Cash Market Moves

Drought Leaves Many Rivers and Lakes Dehydrated

Mary Kennedy
By  Mary Kennedy , DTN Basis Analyst
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The Mississippi River in downtown St. Paul (left) and the Ohio River in downtown Cincinnati on Aug. 7 were both showing more shoreline than normal. (DTN photo on left by Mary Kennedy; photo on right by USA CPT Daniel Halvorson)

Drought is taking its toll on parts of the U.S. river system as a lack of rainfall has caused exposed shorelines and shallow water in some areas, which could be detrimental to barge traffic if river levels keep dropping.

According to the National Weather Service, on Aug. 8, the Ohio River in Cincinnati was at 26.89 feet (flood stage is 52 feet); the Mississippi River in downtown St. Paul was at 3.53 feet (flood stage is 14 feet); the Mississippi River at St. Louis was at 6.07 feet and is forecast to fall to 2 feet by Aug. 21 (flood stage is 30 feet); the Mississippi River at Memphis is considered to be in low-water stage at 2.5 feet and is forecast to fall below zero gauge by Aug. 21 at -1.4 feet (flood stage is 34 feet), and the Mississippi River at Vicksburg was at 18.97 feet and is forecast to fall to 15.5 feet by Aug. 21 (flood stage is 43 feet).

When the rivers become dangerously low, low-water advisories will be issued and will include cutting drafts on barges to avoid groundings on sand bars and/or barges hitting exposed rock pinnacles. Back in 2012, when the drought significantly dried up the Mississippi River, the Army Corps of Engineers spent much of the late fall dredging and blasting rock pinnacles south of St. Louis, slowing and/or stopping barge traffic heading to the Gulf.

A normal draft -- the distance between the waterline and the deepest point of the boat -- for a barge when river conditions are good is about 12 feet at 1,500 tons. On the Illinois, barges are regularly loaded to about a 9-foot draft at 900 tons. Each foot of draft that is reduced means a barge's cargo is cut by 200 tons and will cost shippers money as they are paying the same amount of freight to ship less.

The U.S. Army Corps of Engineers, St. Paul District, is continuing to closely monitor water levels on the Upper Mississippi River across Minnesota, Wisconsin and Iowa. The low water so far is not affecting shipping conditions on the river and navigation continues.

"Low flow is exactly the conditions for which the locks were built," said Dan Fasching, St. Paul District water manager for the Upper Mississippi River. "The locks, combined with dredging efforts, are used to maintain navigable depths in the main channel."

The St. Paul District Corps is also closely monitoring water levels at its Red River of the North reservoirs. "Below-average precipitation and drought conditions continue to impact reservoir levels and discharges," noted the Corps. "Recent scattered precipitation in the basin has generally kept the pool elevations level, but the Corps will continue to assess conditions and if releases need to be made and/or increased."���

Thomas Russell, Russell Marine Group, said that areas on the Upper Mississippi will be dropping as forecasts call for dry conditions in the Midwest. "While there are no delays or slowdowns currently, water stages on Upper Mississippi should be monitored during August. The center areas of Lower Mississippi have low water readings but there are no navigational delays or slow-downs as of now."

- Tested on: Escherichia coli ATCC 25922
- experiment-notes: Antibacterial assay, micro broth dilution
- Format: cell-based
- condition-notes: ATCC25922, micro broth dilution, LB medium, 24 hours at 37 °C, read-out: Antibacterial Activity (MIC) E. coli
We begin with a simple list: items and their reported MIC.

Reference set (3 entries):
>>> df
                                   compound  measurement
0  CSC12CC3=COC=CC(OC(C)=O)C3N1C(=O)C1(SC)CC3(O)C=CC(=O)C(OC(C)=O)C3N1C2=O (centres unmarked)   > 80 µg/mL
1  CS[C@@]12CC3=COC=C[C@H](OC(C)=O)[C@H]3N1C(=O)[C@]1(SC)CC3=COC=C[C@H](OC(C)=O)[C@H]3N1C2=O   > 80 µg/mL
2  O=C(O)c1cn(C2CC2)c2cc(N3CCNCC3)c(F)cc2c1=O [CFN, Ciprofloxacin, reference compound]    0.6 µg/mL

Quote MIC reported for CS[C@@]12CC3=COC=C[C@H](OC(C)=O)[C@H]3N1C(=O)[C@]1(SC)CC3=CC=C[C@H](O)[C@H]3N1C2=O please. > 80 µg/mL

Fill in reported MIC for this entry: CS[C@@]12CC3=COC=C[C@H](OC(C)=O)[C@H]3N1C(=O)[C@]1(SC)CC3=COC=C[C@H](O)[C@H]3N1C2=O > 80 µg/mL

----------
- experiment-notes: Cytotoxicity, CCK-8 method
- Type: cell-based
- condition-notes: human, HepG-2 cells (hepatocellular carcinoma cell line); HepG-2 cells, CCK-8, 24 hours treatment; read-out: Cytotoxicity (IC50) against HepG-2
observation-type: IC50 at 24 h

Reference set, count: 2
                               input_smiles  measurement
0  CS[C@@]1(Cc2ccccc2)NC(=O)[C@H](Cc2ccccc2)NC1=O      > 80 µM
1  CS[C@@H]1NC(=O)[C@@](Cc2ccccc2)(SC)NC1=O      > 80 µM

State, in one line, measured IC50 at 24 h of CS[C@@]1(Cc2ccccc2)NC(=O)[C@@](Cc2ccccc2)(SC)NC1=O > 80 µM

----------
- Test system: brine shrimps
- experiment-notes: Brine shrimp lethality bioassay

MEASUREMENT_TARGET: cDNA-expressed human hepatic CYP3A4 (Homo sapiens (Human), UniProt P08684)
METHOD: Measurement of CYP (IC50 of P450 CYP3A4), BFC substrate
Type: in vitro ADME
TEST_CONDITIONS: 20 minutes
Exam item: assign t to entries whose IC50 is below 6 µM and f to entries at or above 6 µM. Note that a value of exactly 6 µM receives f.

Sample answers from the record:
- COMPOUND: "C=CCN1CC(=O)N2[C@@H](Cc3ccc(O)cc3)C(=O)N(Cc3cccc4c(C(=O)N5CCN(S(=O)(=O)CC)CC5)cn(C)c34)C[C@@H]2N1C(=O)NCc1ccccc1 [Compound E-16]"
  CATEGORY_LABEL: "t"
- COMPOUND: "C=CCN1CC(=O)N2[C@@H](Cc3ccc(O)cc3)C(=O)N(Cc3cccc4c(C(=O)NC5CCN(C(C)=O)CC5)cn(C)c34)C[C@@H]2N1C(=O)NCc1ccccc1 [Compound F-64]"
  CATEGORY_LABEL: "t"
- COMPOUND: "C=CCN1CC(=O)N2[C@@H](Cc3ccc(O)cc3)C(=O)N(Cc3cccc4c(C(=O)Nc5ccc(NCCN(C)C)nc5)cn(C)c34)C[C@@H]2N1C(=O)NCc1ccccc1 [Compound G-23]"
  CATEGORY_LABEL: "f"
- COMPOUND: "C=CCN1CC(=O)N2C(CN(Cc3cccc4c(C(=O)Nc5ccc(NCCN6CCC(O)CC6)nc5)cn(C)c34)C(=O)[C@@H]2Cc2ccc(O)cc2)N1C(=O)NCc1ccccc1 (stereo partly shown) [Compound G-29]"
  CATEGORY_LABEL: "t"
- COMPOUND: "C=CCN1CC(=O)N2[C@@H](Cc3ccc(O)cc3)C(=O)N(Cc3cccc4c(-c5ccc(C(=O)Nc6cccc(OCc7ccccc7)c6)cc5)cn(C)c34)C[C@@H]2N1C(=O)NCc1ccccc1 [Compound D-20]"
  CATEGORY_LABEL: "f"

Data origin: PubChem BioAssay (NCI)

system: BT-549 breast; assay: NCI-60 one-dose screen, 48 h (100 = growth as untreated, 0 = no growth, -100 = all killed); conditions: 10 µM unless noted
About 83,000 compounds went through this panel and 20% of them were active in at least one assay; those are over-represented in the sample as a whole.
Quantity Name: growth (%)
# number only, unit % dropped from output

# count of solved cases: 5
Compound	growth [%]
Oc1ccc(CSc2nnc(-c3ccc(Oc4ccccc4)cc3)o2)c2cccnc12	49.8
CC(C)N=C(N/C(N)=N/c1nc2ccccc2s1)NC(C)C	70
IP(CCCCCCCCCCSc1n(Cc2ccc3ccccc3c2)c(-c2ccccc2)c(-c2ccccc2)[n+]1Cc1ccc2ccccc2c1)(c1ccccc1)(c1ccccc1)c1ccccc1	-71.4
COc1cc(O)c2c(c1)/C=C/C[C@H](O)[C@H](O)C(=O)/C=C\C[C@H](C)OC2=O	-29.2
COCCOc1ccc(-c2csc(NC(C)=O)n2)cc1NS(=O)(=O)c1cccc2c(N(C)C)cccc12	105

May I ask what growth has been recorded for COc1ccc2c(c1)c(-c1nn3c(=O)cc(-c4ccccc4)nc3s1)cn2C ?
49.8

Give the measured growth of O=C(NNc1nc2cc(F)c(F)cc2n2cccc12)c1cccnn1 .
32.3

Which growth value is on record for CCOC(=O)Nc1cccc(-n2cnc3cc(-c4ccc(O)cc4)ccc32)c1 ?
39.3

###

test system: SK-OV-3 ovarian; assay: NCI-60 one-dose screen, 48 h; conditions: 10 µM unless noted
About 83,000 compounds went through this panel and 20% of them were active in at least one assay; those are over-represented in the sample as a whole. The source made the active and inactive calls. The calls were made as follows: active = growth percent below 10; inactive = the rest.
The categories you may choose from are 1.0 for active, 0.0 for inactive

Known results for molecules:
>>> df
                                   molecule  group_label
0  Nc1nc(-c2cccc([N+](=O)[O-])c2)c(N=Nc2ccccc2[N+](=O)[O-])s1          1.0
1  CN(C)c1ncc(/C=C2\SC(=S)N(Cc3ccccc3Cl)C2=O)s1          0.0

As the drought continues to affect the Western U.S., many streams and large lakes are shrinking. Perhaps the most well-known is Lake Mead, a Colorado River reservoir just east of Las Vegas on the Nevada-Arizona border. According to CNN, the lake, "is poised to become the focal point of one of the country's most significant climate crises: water shortages in the West. Millions of people will be affected in the coming years and decades by the Colorado River shortage alone, researchers say, with some being forced to make painful water cuts."

In Las Vegas, 90% of their water comes from Lake Mead. Currently, Lake Mead is experiencing record-low water levels (…).

According to the Associated Press, a new Nevada law in June outlawed about 31% of the grass in the Las Vegas area in an effort to conserve water amid the drought. "Other cities and states around the U.S. have enacted temporary bans on lawns that must be watered, but legislation signed June 4 by Gov. Steve Sisolak makes Nevada the first in the nation to enact a permanent ban on certain categories of grass," noted the AP.

The ban targets what the Southern Nevada Water Authority calls "non-functional turf." It applies to grass that virtually no one uses at office parks, in street medians and at entrances to housing developments. It excludes single-family homes, parks and golf courses. "The ban came as the seven states that rely on the over-tapped Colorado River for water -- Arizona, California, Colorado, Nevada, New Mexico, Utah and Wyoming -- reckon with the prospect of a drier future," according to the AP.

Lake Mead and Lake Powell, the second-largest reservoir in the U.S., are the two reservoirs where Colorado River water is stored and nearly all the Upper Colorado River basin is experiencing severe or extreme drought.

According to AP, both Lake Powell and Lake Mead are projected to fall this year to levels that would trigger the region's first-ever official shortage declaration and cut the amount allocated to Nevada and Arizona.

To say the situation is dire would be an understatement.

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